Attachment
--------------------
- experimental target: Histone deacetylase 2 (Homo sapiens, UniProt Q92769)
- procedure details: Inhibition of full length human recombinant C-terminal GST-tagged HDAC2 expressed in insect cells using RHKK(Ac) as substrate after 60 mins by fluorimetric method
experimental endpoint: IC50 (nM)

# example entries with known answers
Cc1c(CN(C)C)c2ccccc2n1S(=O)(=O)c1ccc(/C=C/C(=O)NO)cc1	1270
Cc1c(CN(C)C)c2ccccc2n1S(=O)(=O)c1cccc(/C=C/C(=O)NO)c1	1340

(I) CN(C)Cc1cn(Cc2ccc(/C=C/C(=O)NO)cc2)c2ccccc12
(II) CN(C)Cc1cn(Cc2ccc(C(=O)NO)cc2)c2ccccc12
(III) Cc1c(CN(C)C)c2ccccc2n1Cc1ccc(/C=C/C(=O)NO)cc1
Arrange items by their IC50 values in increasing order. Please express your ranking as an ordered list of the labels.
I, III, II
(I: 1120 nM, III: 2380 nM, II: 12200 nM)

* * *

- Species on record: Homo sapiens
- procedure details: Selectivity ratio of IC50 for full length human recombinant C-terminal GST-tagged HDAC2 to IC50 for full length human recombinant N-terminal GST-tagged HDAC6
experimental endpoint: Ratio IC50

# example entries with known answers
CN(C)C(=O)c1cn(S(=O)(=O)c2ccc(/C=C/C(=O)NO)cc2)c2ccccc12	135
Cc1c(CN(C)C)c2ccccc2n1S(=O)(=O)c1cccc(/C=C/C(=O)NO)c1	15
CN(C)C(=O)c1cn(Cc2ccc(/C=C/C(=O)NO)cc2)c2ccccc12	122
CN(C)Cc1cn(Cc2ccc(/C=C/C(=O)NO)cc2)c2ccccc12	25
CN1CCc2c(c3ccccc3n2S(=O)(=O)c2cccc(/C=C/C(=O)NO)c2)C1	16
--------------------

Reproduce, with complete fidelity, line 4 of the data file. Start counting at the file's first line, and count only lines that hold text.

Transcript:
# example entries with known answers